Title

Radiation Transport Modeling of Gamma Ray Tomography System

Presenter Information

Meelap Coday

Department

Nuclear Engineering and Radiation Science

Major

Nuclear Engineering

Research Advisor

Graham, Joseph

Advisor's Department

Nuclear Engineering and Radiation Science

Funding Source

Opportunities for Undergraduate Research Experiences (OURE)

Abstract

New accident-tolerant nuclear fuel designs that incorporate advanced safety features and economy are being designed to advance the next generation of nuclear reactors. Experiments are being conducted at nuclear test reactors to determine the overall reliability and performance of the accident-tolerant fuel at both normal operating conditions and beyond-design conditions. This project was tasked with modeling a high-resolution submersible gamma computed tomography (CT) system that utilizes a strong gamma ray source and an array of radiation detectors to measure the transmission of gamma rays from the source through the fuel. The transport of radiation in the tomography system was modeled in the Monte Carlo N-Particle (MCNP) software, which was used to evaluate system performance at various design parameters.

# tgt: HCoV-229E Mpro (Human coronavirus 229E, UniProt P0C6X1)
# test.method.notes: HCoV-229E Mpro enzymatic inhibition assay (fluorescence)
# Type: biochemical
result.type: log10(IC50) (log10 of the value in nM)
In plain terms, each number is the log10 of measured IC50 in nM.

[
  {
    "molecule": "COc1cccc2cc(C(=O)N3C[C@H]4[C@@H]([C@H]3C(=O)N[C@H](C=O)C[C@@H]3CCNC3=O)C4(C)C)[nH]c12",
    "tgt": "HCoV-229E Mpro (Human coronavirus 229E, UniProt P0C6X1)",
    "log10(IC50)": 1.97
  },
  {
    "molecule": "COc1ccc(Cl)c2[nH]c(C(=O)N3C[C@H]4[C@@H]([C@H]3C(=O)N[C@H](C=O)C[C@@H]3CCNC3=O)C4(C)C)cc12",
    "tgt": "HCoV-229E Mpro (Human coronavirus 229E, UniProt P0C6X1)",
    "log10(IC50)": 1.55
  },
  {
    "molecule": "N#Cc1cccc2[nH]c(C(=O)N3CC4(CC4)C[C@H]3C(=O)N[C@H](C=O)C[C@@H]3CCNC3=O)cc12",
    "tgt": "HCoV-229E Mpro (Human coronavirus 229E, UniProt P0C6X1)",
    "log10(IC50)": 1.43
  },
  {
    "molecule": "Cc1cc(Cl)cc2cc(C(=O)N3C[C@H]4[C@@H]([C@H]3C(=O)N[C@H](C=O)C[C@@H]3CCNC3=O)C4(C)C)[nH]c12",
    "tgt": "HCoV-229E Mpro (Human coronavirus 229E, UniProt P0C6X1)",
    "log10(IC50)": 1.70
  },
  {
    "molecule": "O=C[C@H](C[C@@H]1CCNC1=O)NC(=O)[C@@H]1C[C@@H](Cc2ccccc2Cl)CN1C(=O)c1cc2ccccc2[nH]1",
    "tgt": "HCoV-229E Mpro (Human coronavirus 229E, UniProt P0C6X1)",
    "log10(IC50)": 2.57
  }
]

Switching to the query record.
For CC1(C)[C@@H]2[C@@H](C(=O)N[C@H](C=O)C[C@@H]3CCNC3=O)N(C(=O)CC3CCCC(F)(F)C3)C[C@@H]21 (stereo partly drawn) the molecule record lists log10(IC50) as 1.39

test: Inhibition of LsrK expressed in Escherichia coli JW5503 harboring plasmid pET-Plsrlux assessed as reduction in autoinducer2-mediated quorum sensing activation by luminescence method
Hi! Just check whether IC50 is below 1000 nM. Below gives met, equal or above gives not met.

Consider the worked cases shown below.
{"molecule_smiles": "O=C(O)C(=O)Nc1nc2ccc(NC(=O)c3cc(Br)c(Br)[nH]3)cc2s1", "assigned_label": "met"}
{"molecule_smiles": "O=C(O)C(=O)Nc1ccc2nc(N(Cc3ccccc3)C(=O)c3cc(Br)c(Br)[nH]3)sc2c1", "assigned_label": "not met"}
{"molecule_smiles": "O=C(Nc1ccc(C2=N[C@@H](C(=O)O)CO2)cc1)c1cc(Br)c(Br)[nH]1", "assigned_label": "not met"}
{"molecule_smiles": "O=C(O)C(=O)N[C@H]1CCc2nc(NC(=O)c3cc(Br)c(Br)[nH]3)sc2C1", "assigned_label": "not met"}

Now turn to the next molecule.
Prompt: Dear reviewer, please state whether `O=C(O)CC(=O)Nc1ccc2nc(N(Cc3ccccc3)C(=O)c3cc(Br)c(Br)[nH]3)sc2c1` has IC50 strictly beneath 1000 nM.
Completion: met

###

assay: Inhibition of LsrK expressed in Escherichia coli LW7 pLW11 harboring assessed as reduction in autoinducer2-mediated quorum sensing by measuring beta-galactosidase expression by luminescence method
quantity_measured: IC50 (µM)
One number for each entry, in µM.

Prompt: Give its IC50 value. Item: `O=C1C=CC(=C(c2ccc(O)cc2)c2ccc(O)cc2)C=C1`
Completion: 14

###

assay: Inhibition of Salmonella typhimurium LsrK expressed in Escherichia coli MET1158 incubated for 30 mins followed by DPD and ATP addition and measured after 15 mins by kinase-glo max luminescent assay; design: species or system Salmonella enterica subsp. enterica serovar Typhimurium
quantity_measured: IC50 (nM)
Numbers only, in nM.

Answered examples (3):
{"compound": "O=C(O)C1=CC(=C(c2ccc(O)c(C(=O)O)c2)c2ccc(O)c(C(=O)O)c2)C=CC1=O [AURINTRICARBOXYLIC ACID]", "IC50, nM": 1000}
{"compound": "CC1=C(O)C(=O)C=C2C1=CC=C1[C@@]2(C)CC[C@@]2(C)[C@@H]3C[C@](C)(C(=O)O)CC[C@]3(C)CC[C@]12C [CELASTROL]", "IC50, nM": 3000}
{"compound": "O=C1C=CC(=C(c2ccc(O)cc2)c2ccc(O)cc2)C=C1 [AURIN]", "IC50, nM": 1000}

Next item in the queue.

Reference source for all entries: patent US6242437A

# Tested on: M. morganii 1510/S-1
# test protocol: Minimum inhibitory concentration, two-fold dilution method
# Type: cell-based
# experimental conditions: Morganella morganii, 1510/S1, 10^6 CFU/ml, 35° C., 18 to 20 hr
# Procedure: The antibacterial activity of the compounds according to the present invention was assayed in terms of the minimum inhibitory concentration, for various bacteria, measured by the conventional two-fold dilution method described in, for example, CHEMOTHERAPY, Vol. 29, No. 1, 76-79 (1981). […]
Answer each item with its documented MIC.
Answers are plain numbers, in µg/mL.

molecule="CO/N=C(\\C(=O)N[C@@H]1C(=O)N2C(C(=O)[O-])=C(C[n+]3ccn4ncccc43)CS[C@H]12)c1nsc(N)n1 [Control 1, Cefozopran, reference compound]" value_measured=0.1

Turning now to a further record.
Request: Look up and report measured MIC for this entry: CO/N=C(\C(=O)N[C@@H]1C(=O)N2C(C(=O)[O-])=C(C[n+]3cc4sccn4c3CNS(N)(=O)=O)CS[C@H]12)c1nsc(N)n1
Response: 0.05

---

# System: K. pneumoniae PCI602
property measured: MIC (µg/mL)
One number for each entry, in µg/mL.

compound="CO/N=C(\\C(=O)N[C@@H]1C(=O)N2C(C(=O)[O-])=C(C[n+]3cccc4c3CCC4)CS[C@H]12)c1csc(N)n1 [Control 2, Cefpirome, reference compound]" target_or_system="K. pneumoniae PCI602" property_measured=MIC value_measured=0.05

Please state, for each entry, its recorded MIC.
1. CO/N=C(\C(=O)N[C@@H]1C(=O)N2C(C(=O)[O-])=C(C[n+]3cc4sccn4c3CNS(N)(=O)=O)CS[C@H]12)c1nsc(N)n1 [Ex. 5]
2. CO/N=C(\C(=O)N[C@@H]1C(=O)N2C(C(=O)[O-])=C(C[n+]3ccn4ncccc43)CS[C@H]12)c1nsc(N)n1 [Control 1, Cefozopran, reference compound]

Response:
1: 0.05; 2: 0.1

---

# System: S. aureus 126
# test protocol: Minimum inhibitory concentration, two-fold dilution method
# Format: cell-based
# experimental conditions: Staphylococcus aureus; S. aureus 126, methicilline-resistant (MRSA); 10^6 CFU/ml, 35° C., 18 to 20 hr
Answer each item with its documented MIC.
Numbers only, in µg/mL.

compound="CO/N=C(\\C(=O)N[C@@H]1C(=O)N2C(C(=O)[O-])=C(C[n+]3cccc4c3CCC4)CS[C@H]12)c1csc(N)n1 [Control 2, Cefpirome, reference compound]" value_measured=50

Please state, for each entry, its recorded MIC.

Biography

Meelap Coday is a senior in Nuclear Engineering at Missouri University of Science and Technology. He will be graduating in May of 2018 with a B.S. in Nuclear Engineering with a Minor in Mathematics. He is a member of the Sigma Chi Fraternity and was also the vice president of the American Nuclear Society (ANS).

Research Category

Engineering

Presentation Type

Poster Presentation

Document Type

Poster

Location

Upper Atrium

Presentation Date

17 Apr 2018, 1:00 pm - 4:00 pm

Comments

Joint project with Reagan Dugan

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Apr 17th, 1:00 PM Apr 17th, 4:00 PM

Radiation Transport Modeling of Gamma Ray Tomography System

Upper Atrium

New accident-tolerant nuclear fuel designs that incorporate advanced safety features and economy are being designed to advance the next generation of nuclear reactors. Experiments are being conducted at nuclear test reactors to determine the overall reliability and performance of the accident-tolerant fuel at both normal operating conditions and beyond-design conditions. This project was tasked with modeling a high-resolution submersible gamma computed tomography (CT) system that utilizes a strong gamma ray source and an array of radiation detectors to measure the transmission of gamma rays from the source through the fuel. The transport of radiation in the tomography system was modeled in the Monte Carlo N-Particle (MCNP) software, which was used to evaluate system performance at various design parameters.